DANVERS — Selectmen voted Tuesday to do away with the overnight on-street winter parking ban.
Instead, they will try a system that warns residents to move their cars off the street during snowstorms or risk having their vehicles towed and being slapped with at least $175 in fees and fines.
The more-than-40-year-old ban on overnight on-street parking from Dec. 1 to April 1 kept the streets clear for plows to do their job, Town Manager Wayne Marquis said. But after last year’s mild winter, some residents who live downtown, where parking is scarce, questioned the need for a blanket parking ban when there was no snow on the ground or in the forecast.
On Marquis’ recommendation, selectmen voted unanimously to try the system in which a parking ban would only be enforced when there’s a snowstorm and the town needs to plow. Marquis suggested that the board wait to permanently change the traffic rules until a trial is evaluated. The new system takes effect Jan. 1.
Since selectmen act as the town’s traffic commissioners and establish the rules and regulations, the change did not require a Town Meeting vote.
When snow is forecast, the town plans to notify residents using email, automated phone alerts, the town’s website, message boards, notifications on radio station North Shore 104.9 and the press that the overnight parking ban is in effect, Marquis said.
Marquis favored the notification system over a blue-light system for the time being, noting the latter, which would involve mounting blue lights in strategic locations around town, would cost upward of $2,000 and could not be activated by the town’s fire alarm system.
Town Meeting member Carla King, who asked selectmen nine months ago to modify the overnight winter parking ban, came to the meeting with approximately a dozen residents. She said she was not affected by the winter parking ban, but others downtown were.
“I’m excited for the people it affects,” King said.
But selectmen still had concerns. Selectman Mike Powers said it did not appear there was “an active movement” against the winter parking ban, but he was concerned that changing the system might cause confusion among residents.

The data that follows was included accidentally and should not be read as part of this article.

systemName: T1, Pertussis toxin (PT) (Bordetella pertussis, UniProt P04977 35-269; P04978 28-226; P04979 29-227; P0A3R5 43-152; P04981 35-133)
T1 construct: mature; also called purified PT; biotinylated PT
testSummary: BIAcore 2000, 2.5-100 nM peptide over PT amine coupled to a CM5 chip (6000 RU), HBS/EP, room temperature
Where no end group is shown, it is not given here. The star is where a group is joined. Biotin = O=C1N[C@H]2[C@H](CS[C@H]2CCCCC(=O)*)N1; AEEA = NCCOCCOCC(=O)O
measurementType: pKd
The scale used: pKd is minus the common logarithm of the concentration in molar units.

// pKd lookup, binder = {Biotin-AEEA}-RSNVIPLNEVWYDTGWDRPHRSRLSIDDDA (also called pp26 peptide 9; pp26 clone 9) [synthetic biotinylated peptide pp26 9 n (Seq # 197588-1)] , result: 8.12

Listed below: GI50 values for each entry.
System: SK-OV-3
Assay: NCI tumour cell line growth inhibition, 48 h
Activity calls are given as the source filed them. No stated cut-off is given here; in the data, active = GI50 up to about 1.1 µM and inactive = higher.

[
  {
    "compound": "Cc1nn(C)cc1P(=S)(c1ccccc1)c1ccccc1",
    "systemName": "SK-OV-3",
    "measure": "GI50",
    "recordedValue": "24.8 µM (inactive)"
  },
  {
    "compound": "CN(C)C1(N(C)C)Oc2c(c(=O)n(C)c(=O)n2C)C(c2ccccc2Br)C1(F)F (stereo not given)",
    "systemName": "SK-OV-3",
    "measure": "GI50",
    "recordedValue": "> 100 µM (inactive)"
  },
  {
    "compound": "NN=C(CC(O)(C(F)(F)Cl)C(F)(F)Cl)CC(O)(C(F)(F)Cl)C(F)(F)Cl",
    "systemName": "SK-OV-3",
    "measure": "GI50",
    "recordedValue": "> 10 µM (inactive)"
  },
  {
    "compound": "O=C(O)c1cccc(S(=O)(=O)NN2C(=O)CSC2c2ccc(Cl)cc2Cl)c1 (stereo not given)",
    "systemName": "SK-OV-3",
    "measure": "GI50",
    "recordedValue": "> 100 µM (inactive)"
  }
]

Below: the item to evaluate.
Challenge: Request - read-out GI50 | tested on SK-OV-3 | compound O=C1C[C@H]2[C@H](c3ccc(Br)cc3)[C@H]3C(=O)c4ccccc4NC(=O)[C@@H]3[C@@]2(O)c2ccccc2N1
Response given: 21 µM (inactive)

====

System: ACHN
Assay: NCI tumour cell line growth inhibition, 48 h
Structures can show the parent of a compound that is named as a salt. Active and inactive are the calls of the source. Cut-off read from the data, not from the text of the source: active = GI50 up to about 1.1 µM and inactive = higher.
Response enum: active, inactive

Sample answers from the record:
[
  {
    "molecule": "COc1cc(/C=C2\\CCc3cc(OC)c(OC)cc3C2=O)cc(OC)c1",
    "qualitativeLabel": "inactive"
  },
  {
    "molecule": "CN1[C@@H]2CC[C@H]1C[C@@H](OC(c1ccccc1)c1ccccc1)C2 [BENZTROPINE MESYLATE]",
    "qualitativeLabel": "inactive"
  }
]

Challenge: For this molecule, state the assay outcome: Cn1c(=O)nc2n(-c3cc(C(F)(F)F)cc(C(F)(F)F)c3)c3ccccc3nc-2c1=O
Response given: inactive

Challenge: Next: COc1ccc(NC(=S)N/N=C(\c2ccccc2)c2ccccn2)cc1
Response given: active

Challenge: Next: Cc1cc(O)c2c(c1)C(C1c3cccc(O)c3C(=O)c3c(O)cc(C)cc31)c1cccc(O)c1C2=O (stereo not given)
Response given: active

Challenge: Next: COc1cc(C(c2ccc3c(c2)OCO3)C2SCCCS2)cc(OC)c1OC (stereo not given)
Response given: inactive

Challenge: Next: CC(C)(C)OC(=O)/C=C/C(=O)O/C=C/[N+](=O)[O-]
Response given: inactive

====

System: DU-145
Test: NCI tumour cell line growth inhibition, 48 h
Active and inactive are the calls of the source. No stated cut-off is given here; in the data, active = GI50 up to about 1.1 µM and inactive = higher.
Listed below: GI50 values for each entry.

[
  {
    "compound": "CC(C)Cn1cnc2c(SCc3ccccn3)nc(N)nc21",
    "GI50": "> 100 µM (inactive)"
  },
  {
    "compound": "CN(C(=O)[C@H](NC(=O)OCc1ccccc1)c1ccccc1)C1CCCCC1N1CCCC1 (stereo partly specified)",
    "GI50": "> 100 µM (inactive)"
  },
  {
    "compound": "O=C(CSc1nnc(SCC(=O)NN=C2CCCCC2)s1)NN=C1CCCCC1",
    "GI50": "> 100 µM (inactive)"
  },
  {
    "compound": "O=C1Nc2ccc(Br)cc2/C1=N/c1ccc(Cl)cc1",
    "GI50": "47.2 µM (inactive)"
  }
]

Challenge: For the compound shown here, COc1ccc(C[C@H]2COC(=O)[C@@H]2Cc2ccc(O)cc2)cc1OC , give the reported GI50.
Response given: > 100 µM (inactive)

“I’m not opposed to it,” Powers said. “I would hate to get into a position where we are on-again, off-again.”
Selectman Gardner Trask said he received calls from residents asking him to maintain the overnight winter parking ban. He suggested a hybrid system in which police would not ticket when the streets were clear, but would enforce a ban once snow was about to fall.
Selectmen Chairman Bill Clark said calls to him ran 10-1 in favor of abolishing the blanket ban. Many garden-style apartments and condominiums were permitted with one space, and most families nowadays have more than one car.
Selectman Dan Bennett, who lives and works downtown, motioned to abolish the winter parking ban in favor of a snow emergency system only if parking downtown was allowed on one side of the street. Other board members like Clark felt this sullied the simple idea of doing away with a winter parking ban except in snow emergencies and did not support his move.
With the new snow emergency system, it’s likely that some residents would see their cars towed more frequently. Marquis said that in the last six to eight years, the town has towed about a half-dozen cars. A city like Salem might tow 75 to 100 cars a season.
The cost to residents if a car is towed to make way for the plow would also be steep: $15 for the parking ticket, $125 for the tow and $35 a day the car spends in the impound lot.
Marquis said some on his staff preferred to keep the winter parking ban, given the town’s reputation “for snow and ice removal at the high end of the scale,” given the town was able to plow “from curb to curb.”
This fall, the Peabody City Council voted to do away with its winter parking ban in favor of instituting one during snow emergencies only, a similar system to Salem’s.
Staff writer Ethan Forman can be reached at 978-338-2673, by email at firstname.lastname@example.org or on Twitter at @DanverSalemNews.